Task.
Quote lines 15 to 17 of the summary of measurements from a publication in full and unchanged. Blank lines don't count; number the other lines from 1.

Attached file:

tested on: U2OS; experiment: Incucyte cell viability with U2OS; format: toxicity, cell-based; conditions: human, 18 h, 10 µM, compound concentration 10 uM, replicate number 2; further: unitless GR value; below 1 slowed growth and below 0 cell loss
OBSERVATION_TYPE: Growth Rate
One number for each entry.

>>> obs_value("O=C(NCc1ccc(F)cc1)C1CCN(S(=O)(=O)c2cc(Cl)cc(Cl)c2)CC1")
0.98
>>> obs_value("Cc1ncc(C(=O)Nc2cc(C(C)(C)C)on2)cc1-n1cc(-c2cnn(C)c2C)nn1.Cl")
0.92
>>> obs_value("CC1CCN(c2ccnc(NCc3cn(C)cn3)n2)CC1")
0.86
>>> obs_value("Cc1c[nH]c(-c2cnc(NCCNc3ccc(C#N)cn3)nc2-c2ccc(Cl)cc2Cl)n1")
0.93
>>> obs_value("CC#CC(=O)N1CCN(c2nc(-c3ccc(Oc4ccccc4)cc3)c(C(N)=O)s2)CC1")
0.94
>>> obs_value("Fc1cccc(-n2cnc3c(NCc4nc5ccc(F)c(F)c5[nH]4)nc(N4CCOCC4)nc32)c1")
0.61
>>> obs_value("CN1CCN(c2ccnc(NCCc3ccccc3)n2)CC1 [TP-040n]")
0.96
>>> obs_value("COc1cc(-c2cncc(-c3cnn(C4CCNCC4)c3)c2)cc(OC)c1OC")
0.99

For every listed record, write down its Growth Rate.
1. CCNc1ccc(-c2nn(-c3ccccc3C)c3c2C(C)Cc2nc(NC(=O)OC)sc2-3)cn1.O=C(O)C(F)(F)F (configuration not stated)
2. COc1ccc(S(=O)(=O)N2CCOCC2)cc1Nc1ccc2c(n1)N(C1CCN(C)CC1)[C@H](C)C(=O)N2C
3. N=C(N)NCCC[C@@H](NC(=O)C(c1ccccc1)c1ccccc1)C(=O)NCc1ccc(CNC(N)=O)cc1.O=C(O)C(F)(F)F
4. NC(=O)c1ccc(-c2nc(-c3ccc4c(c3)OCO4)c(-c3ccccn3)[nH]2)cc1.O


0.61
>>> obs_value("CN1CCN(c2ccnc(NCCc3ccccc3)n2)CC1 [TP-040n]")
0.96